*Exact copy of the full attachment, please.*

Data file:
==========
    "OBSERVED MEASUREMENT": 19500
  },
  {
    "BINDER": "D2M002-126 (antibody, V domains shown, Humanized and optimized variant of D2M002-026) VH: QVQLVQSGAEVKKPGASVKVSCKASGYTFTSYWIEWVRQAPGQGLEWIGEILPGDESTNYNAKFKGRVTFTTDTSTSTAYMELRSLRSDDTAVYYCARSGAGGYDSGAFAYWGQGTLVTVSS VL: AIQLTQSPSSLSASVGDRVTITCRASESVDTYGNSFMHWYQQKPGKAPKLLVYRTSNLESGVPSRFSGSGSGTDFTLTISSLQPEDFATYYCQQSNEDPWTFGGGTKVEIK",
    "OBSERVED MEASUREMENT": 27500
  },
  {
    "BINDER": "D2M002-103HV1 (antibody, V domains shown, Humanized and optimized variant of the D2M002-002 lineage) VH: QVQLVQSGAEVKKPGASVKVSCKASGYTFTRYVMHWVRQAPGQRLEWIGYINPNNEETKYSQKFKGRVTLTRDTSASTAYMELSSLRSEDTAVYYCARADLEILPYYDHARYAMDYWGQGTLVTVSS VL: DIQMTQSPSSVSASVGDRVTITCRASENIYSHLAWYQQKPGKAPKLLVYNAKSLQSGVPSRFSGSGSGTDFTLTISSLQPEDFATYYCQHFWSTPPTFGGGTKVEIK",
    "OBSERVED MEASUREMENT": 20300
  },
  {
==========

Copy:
    "OBSERVED MEASUREMENT": 19500
  },
  {
    "BINDER": "D2M002-126 (antibody, V domains shown, Humanized and optimized variant of D2M002-026) VH: QVQLVQSGAEVKKPGASVKVSCKASGYTFTSYWIEWVRQAPGQGLEWIGEILPGDESTNYNAKFKGRVTFTTDTSTSTAYMELRSLRSDDTAVYYCARSGAGGYDSGAFAYWGQGTLVTVSS VL: AIQLTQSPSSLSASVGDRVTITCRASESVDTYGNSFMHWYQQKPGKAPKLLVYRTSNLESGVPSRFSGSGSGTDFTLTISSLQPEDFATYYCQQSNEDPWTFGGGTKVEIK",
    "OBSERVED MEASUREMENT": 27500
  },
  {
    "BINDER": "D2M002-103HV1 (antibody, V domains shown, Humanized and optimized variant of the D2M002-002 lineage) VH: QVQLVQSGAEVKKPGASVKVSCKASGYTFTRYVMHWVRQAPGQRLEWIGYINPNNEETKYSQKFKGRVTLTRDTSASTAYMELSSLRSEDTAVYYCARADLEILPYYDHARYAMDYWGQGTLVTVSS VL: DIQMTQSPSSVSASVGDRVTITCRASENIYSHLAWYQQKPGKAPKLLVYNAKSLQSGVPSRFSGSGSGTDFTLTISSLQPEDFATYYCQHFWSTPPTFGGGTKVEIK",
    "OBSERVED MEASUREMENT": 20300
  },
  {